When Hechinger Co. threw in the towel yesterday, Spence Mehl's phone started ringing with calls from people who were interested in the real estate that would be abandoned.

Retailers, developers, investors--they all wanted to know as much as possible about what will happen to Hechinger's stores. "I hear from everyone," said Mehl, vice president of Retail Consulting Services Inc., the New York firm charged with disposing of Hechinger's real estate assets on behalf of the bankruptcy court.

The company has already set up an auction next month to dispose of the 94 properties that Hechinger had said earlier it was going to close; yesterday's announcement added 117 properties to auction off in the coming months after the going-out-of-business sales end.

In the Washington area, the Hechinger closings mean that some of the most prominent retail sites in the Washington area will be available soon.

The 88-year old local business has about two dozen stores sprinkled throughout the region, including spots in some of the area's wealthiest and more densely developed neighborhoods.

Aware of Hechinger's troubles, retailers have been looking at the ailing company's properties for many months, said David Ward, a broker with H&R Retail.

Only a handful of Hechinger's local stores are big enough to accommodate a Home Depot or Lowe's. A Lowe's spokesman said his company is more interested in Hechinger employees than the store sites. So in most cases, residents should not expect a big hardware store as a replacement. Supermarkets or other types of retailers are more likely.

But plenty of those are likely to be interested. "I think, when you look at all the assets of Hechinger, my opinion is they have some very prime retail--good traffic counts, good demographics and all those things," said Gary Lawrence, a retail broker with Insignia/ESG.

"I would say generally they're good sites, because many of the Hechinger locations were established a long time ago, and a long time ago, certain areas they're in were not as developed as they are now," said John Asadoorian of Asadoorian Retail Real Estate.

For instance, he said, the Reston store opened at a time when many still considered that community the outer edge of suburban Washington, rather than the center of an emerging high-tech economy. Finding another big empty space at such a heavily trafficked intersection would be nearly impossible.

"As the region has grown, it has grown around these Hechinger sites," he said.

The Hechinger store on upper Wisconsin Avenue NW, a two-story building that once housed Sears, is also a prime spot, "the queen jewel of them," said Ray Whalen, a retail broker with Transwestern Carey Winston.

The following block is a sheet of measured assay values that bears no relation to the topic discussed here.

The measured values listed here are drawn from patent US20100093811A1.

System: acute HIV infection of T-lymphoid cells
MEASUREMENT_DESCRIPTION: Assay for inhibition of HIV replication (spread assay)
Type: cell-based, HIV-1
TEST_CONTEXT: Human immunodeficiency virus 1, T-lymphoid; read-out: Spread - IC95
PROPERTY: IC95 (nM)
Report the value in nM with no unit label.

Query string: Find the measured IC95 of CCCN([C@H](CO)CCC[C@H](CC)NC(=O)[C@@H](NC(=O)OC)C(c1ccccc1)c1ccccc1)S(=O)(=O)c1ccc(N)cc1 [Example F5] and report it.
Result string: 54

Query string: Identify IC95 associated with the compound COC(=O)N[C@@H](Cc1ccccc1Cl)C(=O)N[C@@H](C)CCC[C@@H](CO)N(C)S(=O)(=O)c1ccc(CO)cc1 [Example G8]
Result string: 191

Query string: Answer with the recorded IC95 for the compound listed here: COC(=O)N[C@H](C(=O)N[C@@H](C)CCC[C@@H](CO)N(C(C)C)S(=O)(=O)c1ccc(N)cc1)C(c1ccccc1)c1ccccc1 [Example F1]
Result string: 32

"Any big box will kill for that site inside the District," he said of the warehouse retailers. "That's the slam dunk location. All the big boxes are trying to find a way to move into the District."

Not all of the sites are desirable, said Peter Framson, a retail broker with Trammell Crow.

The Gaithersburg location, for instance, is zoned for a furniture or home improvement retailer--not a supermarket or other type of store. That limits the property's use, Framson said.

In Rockville, the Hechinger store is small, doesn't face the road and has limited parking. Another store in Dale City is not in the center of retail activity.

"It's in a good market, but it's on the fringe," Framson said.

Most of Hechinger's stores nationally are leased. The company owns 11 of the 117 sites and the Hechinger family, which had sold the chain to an investment firm, owns a handful of others. Either way, they will be sold to bring in money to pay off creditors, according to Mehl. A lease with good terms, he said, is a valuable asset, while a bankrupt debtor such as Hechinger has the right to walk away from an unfavorable lease.

Properties can be sold as packages or individually, he said, "whatever brings the most value to the debtor's estate."

As a package, the most likely buyers are "vulture funds," investors who search out under-priced assets. "The vulture funds all the time look at these properties," he said. "It happened in the Levitz case, it happens in all these cases."

CAPTION: On the rooftop garage of the Wisconsin Avenue store, longtime Hechinger shopper Joe Gatling is saddened by the chain's end.